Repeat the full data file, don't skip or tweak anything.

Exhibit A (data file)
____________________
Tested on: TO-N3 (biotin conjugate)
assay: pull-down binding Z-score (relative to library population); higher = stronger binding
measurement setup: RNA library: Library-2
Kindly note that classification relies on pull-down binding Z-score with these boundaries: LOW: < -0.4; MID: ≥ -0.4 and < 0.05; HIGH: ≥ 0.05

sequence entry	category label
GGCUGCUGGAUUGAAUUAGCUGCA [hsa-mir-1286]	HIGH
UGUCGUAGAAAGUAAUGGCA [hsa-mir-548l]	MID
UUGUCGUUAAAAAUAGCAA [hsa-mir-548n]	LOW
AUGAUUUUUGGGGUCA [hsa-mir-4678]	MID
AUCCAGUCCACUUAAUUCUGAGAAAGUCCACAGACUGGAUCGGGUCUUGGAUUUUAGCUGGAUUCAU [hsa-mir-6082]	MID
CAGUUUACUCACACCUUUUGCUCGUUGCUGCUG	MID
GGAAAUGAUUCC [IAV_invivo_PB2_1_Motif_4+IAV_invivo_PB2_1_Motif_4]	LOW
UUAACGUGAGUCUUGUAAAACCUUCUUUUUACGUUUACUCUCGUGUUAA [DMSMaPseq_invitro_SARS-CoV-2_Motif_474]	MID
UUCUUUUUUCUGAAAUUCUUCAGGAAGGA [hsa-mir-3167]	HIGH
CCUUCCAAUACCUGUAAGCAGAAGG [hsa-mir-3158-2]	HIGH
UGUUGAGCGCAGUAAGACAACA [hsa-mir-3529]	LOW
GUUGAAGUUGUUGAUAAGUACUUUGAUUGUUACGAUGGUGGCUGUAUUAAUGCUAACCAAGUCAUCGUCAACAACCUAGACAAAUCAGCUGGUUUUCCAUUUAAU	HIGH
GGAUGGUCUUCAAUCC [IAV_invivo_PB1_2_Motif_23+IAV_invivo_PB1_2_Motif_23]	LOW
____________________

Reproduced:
Tested on: TO-N3 (biotin conjugate)
assay: pull-down binding Z-score (relative to library population); higher = stronger binding
measurement setup: RNA library: Library-2
Kindly note that classification relies on pull-down binding Z-score with these boundaries: LOW: < -0.4; MID: ≥ -0.4 and < 0.05; HIGH: ≥ 0.05

sequence entry	category label
GGCUGCUGGAUUGAAUUAGCUGCA [hsa-mir-1286]	HIGH
UGUCGUAGAAAGUAAUGGCA [hsa-mir-548l]	MID
UUGUCGUUAAAAAUAGCAA [hsa-mir-548n]	LOW
AUGAUUUUUGGGGUCA [hsa-mir-4678]	MID
AUCCAGUCCACUUAAUUCUGAGAAAGUCCACAGACUGGAUCGGGUCUUGGAUUUUAGCUGGAUUCAU [hsa-mir-6082]	MID
CAGUUUACUCACACCUUUUGCUCGUUGCUGCUG	MID
GGAAAUGAUUCC [IAV_invivo_PB2_1_Motif_4+IAV_invivo_PB2_1_Motif_4]	LOW
UUAACGUGAGUCUUGUAAAACCUUCUUUUUACGUUUACUCUCGUGUUAA [DMSMaPseq_invitro_SARS-CoV-2_Motif_474]	MID
UUCUUUUUUCUGAAAUUCUUCAGGAAGGA [hsa-mir-3167]	HIGH
CCUUCCAAUACCUGUAAGCAGAAGG [hsa-mir-3158-2]	HIGH
UGUUGAGCGCAGUAAGACAACA [hsa-mir-3529]	LOW
GUUGAAGUUGUUGAUAAGUACUUUGAUUGUUACGAUGGUGGCUGUAUUAAUGCUAACCAAGUCAUCGUCAACAACCUAGACAAAUCAGCUGGUUUUCCAUUUAAU	HIGH
GGAUGGUCUUCAAUCC [IAV_invivo_PB1_2_Motif_23+IAV_invivo_PB1_2_Motif_23]	LOW